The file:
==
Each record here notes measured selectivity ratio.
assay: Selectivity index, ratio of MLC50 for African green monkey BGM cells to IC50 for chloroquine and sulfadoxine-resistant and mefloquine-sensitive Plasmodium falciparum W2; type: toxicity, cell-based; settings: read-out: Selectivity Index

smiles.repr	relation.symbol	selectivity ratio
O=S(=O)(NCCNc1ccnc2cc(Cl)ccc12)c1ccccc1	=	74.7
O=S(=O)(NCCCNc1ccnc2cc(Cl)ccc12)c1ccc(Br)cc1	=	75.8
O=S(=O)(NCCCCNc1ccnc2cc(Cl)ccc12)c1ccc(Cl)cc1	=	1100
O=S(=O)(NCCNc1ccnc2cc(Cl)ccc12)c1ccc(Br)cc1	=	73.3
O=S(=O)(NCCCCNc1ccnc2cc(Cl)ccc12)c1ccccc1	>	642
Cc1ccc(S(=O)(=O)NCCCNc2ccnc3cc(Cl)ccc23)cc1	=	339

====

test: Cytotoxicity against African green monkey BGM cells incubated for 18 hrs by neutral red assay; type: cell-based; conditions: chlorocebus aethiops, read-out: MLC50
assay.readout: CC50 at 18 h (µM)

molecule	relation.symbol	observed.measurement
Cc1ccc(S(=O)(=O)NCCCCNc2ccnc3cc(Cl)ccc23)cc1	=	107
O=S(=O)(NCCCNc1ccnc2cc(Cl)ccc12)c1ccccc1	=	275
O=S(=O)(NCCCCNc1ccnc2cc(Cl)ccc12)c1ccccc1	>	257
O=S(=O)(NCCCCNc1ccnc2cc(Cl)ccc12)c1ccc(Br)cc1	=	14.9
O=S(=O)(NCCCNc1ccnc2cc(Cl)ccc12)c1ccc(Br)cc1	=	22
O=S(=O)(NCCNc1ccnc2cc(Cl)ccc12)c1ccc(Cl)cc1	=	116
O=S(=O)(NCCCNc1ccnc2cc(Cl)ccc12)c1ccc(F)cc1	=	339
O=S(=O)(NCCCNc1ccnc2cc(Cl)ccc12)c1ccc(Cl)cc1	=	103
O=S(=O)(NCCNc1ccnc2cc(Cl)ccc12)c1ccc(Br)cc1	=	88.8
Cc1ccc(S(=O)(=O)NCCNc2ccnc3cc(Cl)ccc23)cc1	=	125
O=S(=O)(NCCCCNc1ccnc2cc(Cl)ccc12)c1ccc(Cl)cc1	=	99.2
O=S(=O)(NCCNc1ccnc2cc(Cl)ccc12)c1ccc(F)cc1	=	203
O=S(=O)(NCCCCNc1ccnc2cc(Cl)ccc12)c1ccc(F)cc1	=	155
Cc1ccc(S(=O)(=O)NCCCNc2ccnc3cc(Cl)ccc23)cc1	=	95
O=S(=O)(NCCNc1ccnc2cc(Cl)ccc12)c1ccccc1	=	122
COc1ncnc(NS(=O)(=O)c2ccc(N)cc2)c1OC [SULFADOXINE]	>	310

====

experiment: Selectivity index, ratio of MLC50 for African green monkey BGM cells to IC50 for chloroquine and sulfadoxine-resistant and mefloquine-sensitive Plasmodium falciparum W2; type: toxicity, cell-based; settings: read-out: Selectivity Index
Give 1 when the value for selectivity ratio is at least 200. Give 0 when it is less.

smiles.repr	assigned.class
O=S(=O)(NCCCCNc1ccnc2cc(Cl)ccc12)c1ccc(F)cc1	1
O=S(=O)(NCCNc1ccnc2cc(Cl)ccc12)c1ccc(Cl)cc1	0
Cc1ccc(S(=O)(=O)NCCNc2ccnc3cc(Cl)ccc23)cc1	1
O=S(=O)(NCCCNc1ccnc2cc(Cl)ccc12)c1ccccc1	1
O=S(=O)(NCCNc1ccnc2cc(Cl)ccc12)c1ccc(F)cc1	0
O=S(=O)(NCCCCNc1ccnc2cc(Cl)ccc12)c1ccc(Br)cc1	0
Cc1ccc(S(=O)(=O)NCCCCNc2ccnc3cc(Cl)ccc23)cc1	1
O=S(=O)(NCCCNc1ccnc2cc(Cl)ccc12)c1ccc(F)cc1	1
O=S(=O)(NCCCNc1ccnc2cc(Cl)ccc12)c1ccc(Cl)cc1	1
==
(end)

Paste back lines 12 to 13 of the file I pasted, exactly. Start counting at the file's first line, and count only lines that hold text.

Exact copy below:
assay.readout: CC50 at 18 h (µM)

molecule	relation.symbol	observed.measurement